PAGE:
Do you think rewards & benefits are important to your employees?

17 Jun 2021

Published in: Member News

We at Twin Oaks HR feel really passionate about the impact benefits and rewards have on a person’s decision making, and how we feel that employers really need to start looking at this in a positive way to attract and retain good employees into their business.

We have been chatting recently to a recruitment consultant and she was telling us how the employment market is really taking off, that many of her candidates have more than one interview in the pipeline and her clients sometime cannot understand why candidates are not choosing them over another company, or even why their current staff maybe looking to move organisations.

We talked about how the pandemic has changed some people’s priorities about what they want out of work or has given others the opportunity to look around at different options open to them.

We feel really passionate about the impact benefits and rewards have on a person’s decision-making process about where and who they work for, and it is something we talk to our clients about all the time. We feel that employers really need to start looking at this in a positive way to attract and retain good employees into their business.

We hope this blog helps you understand what you can do and why we feel it’s important to at least consider for your business. Reward and benefits are not always about money?

Employees are valuable assets in your business, we believe that ‘employee that feel valued, add value to your business’.

Do you agree?

Why it is important to reward your employees……..

Kelly and I have worked within different business ourselves and had different experiences of the rewards and benefits available to us, and we can both categorically say those that gave the best benefits and rewards got the best out of us, why….. because we believe that the company, we worked for had our best interests at heart, and valued the contribution we made to the business.

We don’t believe it is rocket science, believe me we aren’t scholar students, but what we have experienced, has told us people respond to being treated well and rewarded for commitment they give to their company.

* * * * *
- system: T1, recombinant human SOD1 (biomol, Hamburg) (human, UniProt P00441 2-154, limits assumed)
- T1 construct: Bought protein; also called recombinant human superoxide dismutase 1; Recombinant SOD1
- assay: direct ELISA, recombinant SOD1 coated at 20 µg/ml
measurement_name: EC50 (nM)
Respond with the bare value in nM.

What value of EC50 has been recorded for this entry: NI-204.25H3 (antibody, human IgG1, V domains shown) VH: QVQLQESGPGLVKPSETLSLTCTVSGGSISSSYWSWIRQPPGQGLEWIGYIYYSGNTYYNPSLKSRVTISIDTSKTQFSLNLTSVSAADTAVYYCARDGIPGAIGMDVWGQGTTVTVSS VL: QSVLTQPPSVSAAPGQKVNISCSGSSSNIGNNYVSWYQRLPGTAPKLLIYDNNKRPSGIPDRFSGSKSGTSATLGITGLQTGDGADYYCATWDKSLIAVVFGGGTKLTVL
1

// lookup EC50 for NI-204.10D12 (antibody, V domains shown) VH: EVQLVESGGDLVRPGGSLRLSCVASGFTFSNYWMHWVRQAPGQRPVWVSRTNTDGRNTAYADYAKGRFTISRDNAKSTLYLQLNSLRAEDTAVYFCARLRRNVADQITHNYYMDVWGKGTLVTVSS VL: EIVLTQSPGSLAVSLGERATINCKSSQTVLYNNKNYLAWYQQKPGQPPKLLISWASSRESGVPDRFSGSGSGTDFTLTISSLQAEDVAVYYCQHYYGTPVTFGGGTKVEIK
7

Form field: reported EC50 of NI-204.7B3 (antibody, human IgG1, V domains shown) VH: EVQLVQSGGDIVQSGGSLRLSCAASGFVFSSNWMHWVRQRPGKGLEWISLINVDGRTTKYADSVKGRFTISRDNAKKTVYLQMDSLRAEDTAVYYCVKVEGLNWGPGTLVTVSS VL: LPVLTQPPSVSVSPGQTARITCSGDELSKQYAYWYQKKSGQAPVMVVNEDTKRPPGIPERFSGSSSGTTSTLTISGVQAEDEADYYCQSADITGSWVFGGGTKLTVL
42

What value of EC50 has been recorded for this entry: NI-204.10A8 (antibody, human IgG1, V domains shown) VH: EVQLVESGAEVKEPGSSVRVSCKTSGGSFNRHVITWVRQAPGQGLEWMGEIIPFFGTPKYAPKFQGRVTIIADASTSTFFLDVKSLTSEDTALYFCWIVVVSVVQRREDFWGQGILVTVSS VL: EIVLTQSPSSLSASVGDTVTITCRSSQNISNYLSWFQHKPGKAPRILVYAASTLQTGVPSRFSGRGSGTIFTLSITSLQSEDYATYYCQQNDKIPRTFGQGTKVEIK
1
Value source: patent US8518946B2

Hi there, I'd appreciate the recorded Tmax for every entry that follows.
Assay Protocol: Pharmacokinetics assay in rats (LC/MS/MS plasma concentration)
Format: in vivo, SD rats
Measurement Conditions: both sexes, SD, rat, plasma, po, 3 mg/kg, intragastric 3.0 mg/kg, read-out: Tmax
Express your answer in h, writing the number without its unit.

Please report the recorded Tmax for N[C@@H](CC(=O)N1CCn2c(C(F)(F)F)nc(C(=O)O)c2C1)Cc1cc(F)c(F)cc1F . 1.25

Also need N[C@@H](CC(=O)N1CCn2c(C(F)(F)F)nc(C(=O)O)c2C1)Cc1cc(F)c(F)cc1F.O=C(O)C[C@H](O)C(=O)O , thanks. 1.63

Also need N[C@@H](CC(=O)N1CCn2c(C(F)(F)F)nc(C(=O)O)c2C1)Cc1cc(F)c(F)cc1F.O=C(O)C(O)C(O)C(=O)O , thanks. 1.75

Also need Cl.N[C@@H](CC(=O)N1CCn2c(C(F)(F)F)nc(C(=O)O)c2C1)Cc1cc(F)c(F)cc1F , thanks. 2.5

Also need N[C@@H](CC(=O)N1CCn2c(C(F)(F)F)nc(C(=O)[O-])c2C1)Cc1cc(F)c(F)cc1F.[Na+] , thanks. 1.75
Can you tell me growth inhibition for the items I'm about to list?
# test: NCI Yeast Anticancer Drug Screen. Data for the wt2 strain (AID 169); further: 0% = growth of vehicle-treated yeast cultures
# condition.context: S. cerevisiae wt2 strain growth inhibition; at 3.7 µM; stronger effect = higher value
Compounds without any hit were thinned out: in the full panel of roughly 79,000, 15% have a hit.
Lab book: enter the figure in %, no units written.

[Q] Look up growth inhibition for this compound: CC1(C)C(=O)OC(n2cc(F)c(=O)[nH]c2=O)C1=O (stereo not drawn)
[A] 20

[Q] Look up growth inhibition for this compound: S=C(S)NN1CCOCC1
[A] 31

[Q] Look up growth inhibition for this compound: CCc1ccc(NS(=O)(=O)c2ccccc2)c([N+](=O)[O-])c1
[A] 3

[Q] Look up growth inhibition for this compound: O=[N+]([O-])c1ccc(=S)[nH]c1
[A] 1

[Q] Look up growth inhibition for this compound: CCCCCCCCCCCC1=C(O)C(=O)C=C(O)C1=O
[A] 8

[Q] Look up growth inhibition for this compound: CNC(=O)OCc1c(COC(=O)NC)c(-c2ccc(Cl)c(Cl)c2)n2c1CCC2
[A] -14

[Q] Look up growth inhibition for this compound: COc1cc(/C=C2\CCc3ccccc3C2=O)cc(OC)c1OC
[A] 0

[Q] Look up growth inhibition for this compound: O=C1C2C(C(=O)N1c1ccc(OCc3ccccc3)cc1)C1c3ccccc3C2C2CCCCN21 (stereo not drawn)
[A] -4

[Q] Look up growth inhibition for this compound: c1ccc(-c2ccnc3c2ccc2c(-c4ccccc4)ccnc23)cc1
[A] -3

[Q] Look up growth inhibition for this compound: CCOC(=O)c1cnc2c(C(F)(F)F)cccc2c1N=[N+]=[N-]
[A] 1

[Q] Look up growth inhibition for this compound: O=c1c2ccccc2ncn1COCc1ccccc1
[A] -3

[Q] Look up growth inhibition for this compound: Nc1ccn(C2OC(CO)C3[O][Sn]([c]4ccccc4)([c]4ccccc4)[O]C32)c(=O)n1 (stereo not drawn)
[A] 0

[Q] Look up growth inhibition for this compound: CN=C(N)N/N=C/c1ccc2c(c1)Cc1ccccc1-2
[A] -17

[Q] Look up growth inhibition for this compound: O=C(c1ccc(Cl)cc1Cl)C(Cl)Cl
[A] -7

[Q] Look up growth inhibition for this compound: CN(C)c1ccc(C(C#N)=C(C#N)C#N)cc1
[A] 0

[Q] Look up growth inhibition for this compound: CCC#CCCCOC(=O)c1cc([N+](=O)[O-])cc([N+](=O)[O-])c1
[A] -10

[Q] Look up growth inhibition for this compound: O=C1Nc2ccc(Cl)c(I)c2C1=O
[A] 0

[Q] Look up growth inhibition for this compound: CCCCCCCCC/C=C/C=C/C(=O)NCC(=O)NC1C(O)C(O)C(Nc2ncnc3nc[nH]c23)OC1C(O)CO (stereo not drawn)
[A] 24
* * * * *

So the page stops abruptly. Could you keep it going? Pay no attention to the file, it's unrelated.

So why not do it?

‘We don’t have to, they get statutory!’

‘It will cost us more money’

These are both valid reason but let us break it down a bit further.

Yes, giving statutory sick, holiday, maternity etc are the guidelines, the bare minimum, but if you give the bare minimum and then you get the bare minimum out of your employee is that OK, are you happy with that, would you not want more? Does this not feel a little one sided that you want the most out your employees but are not prepared to give more? It will cost me in sick pay?

This is typical response from employers and we really do get it but it doesn’t have to be that way, and this is for a couple of reason, firstly company sick pay does not have to be from day one, you could use a sliding scale, for example once an employee has been with you for five years they get two weeks sick pay, ten years they get four weeks, and at fifteen years they get six weeks etc.

If you have had someone working with you for five years and their absence has never been a problem, what makes you think it will change, do you really think they will suddenly be sick all the time – has their commitment and loyalty not been proven? Would you not want them to be supported if they needed it, would you not want to help ease the financial burden they may face?

Secondly, if you have a robust policy and process in Managing Absence then you would already see any potential issues with employees early on and they probably would have been managed out the business a long time before the five years kicks in, again minimising the risk of increased costs.